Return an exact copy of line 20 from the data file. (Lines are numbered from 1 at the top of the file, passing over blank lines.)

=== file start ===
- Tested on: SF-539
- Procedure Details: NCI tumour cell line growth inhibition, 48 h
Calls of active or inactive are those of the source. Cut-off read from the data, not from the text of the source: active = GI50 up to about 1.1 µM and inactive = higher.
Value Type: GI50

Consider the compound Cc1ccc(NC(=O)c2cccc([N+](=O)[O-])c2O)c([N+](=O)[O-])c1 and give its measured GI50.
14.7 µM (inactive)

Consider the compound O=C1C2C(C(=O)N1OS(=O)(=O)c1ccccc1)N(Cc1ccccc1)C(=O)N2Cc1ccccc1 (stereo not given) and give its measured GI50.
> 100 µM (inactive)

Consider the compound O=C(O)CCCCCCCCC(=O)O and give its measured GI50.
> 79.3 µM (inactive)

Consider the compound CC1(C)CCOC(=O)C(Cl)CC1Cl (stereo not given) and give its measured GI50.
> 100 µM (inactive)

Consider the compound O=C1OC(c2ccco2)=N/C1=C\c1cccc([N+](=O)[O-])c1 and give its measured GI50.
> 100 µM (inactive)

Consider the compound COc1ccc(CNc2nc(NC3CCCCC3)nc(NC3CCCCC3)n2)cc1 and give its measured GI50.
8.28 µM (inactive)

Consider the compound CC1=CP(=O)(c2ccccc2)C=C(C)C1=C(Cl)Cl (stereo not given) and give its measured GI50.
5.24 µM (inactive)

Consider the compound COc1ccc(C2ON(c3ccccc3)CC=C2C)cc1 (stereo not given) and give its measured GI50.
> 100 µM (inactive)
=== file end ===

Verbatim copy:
> 100 µM (inactive)